US president claims global trade body is unfair to the United States
Donald Trump threatens to pull United States out of the WTO if it does not 'shape up'
President Donald Trump said he would pull out of the World Trade Organisation if it does not treat the United States better, targeting a cornerstone of the international trading system.
“If they don’t shape up, I would withdraw from the WTO,” Mr Trump said in interview with Bloomberg News at the Oval Office. He said the agreement establishing the body “was the single worst trade deal ever made”.
A US withdrawal from the WTO potentially would be far more significant for the global economy than even Mr Trump’s growing trade war with China, undermining the post-Second World War system that the US helped build.
Mr Trump said last month that the US was at a big disadvantage from being treated “very badly” by the WTO for many years and that the Geneva-based body needed to “change their ways”.
US Trade Representative Robert Lighthizer has said allowing China into the WTO in 2001 was a mistake. He has long called for the US to take a more aggressive approach to the WTO, arguing that it was incapable of dealing with a non-market economy such as China.
Mr Lighthizer has accused the WTO dispute-settlement system of interfering with US sovereignty, particularly on anti-dumping cases. The US has been blocking the appointment of judges to the WTO’s appeals body, raising the possibility that it could cease to function in the coming years.
In his interview, Mr Trump said at the WTO “we rarely won a lawsuit except for last year”.
“In the last year, we’re starting to win a lot,” he added. “You know why? Because they know if we don’t, I’m out of there.”
For all of his complaints about the WTO, Mr Trump’s administration has continued to file cases against other members. Earlier this week it launched a case against Russian duties on US products that it argues are illegal.
Countries that bring complaints to the WTO tend to prevail and defendants in trade disputes lose.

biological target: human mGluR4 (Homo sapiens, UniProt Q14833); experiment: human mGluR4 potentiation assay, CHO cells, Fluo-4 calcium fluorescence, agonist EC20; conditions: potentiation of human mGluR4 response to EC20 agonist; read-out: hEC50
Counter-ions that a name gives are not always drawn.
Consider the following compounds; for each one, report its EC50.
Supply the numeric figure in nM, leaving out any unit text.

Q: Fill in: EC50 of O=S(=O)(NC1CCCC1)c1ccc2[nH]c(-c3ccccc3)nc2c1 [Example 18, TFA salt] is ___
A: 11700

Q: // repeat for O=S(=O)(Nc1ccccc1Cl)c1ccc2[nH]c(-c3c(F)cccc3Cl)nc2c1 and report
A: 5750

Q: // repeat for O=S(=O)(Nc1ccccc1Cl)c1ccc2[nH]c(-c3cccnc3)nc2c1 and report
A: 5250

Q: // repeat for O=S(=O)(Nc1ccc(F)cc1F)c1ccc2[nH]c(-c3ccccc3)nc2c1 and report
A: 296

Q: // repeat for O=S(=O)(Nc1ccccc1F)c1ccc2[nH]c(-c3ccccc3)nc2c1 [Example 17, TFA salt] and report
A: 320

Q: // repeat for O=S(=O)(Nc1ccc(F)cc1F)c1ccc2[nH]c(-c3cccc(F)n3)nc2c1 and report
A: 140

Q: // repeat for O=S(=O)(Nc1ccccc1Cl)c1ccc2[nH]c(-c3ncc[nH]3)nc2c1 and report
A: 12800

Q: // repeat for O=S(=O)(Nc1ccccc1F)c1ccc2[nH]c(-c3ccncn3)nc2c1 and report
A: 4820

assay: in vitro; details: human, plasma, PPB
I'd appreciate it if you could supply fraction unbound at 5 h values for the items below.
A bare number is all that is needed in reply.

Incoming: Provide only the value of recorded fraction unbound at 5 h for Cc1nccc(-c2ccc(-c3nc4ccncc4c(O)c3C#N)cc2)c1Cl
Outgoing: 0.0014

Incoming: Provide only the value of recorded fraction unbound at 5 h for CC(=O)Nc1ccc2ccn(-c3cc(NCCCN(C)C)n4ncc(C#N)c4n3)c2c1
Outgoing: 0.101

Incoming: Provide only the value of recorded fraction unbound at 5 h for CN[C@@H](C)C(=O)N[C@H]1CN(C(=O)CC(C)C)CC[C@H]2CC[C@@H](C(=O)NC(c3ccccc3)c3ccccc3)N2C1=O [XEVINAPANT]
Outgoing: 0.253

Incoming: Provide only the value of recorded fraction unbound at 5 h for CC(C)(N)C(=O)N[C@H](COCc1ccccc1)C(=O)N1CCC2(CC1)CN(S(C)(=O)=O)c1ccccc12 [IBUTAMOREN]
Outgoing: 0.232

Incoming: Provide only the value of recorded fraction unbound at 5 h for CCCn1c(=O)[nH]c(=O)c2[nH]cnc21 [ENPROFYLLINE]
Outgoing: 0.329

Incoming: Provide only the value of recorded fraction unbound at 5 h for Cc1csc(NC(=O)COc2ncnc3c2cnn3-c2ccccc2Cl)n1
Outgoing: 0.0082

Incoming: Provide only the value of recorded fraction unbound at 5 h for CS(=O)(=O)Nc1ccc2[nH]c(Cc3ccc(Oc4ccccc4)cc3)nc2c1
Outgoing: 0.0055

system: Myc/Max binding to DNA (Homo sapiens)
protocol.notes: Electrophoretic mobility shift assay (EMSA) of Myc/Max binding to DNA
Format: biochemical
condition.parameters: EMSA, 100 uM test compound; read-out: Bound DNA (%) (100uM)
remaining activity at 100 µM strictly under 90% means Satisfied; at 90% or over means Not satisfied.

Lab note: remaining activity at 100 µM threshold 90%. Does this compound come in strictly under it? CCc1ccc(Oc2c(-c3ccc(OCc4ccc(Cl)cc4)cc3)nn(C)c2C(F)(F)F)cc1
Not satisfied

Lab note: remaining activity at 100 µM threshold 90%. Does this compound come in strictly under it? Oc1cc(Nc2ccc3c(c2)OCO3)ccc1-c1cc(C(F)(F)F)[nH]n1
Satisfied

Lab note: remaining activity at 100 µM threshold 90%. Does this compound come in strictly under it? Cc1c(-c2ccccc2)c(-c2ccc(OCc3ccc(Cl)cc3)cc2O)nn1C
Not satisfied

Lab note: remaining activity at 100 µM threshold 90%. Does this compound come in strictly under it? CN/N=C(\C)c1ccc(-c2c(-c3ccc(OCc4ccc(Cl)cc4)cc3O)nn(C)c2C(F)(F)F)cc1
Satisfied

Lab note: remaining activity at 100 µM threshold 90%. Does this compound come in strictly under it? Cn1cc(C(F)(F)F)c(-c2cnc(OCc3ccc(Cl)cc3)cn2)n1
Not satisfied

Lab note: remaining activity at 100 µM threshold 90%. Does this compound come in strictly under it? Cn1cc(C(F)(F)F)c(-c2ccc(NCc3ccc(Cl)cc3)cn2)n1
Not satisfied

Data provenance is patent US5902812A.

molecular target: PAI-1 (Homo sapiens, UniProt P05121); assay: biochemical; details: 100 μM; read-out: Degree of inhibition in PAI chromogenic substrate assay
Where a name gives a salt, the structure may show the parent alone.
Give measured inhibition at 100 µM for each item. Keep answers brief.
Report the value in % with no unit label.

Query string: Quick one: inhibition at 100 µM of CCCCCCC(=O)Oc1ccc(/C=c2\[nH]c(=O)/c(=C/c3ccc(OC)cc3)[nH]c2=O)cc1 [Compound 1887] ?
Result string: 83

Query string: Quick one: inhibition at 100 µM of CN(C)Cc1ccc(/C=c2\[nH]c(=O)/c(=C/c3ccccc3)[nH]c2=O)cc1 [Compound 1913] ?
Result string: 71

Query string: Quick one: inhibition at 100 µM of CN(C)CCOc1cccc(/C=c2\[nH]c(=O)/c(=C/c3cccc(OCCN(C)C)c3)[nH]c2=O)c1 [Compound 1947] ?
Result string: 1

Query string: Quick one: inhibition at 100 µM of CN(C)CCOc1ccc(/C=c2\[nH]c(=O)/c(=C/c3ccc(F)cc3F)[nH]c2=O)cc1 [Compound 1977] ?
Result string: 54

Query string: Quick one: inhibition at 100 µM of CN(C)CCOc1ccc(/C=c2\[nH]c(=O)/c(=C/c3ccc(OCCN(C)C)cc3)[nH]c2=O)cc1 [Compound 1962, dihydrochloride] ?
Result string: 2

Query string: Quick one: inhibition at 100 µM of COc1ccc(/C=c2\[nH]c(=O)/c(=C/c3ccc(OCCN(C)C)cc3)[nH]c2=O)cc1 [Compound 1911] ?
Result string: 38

But WTO data also shows that the US does slightly better than the WTO average in both cases it brings and that are brought against it, said Simon Lester, a trade analyst at the Cato Institute, a Washington policy group that favours more open international trade.
Of the 54 cases brought by the US over the life of the WTO, Washington won at least one finding in its favour in 49, or 91 per cent, Mr Lester said. Of the 80 cases brought against it, a WTO panel had ruled against it in at least one aspect in 69 cases, or 86 per cent of the time.
The Trump administration has taken his complaints a step further by arguing that the WTO’s dispute settlement system is broken and in need of a major overhaul.
The EU has been leading an effort to propose reforms to try and defuse the conflict. Officials from the EU and Japan visited Washington last week to discuss potential changes as well as joint efforts to take on China at the WTO. But change at the organisation may not come easy.
“Now it’s true that the threat by the US to withdraw is really serious, that will concentrate minds, and then things could happen,” said Alan Winters, a professor of economics at the University of Sussex. “But the WTO is in for a very large shock if it actually has to agree a new set of rules.”
Since the Second World War, successive US presidents have led efforts to establish and strengthen global trading rules, arguing that they would bring stability to the world economy.
The WTO was created in 1994 as part of a US-led effort by major economies to create a forum for resolving trade disputes.